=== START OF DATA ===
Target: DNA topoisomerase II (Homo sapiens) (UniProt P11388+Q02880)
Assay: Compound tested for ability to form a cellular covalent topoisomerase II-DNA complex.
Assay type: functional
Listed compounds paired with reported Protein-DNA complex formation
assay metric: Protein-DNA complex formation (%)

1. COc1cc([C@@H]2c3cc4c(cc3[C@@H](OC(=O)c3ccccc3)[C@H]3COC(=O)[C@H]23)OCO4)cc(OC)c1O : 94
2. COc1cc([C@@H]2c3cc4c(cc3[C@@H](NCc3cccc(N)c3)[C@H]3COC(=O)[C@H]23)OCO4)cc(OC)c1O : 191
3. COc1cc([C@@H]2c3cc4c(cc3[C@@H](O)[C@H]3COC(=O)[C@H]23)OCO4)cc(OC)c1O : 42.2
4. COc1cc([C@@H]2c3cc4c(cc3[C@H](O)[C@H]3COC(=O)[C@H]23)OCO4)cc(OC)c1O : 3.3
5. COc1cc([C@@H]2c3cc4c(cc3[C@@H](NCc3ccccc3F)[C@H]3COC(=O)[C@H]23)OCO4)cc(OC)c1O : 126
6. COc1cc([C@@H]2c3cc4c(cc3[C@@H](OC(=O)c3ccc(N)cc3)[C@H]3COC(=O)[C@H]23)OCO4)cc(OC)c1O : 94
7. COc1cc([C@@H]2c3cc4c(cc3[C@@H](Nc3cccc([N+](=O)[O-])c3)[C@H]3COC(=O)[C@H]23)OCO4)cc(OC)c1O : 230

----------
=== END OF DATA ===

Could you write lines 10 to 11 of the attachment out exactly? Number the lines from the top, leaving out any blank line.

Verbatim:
5. COc1cc([C@@H]2c3cc4c(cc3[C@@H](NCc3ccccc3F)[C@H]3COC(=O)[C@H]23)OCO4)cc(OC)c1O : 126
6. COc1cc([C@@H]2c3cc4c(cc3[C@@H](OC(=O)c3ccc(N)cc3)[C@H]3COC(=O)[C@H]23)OCO4)cc(OC)c1O : 94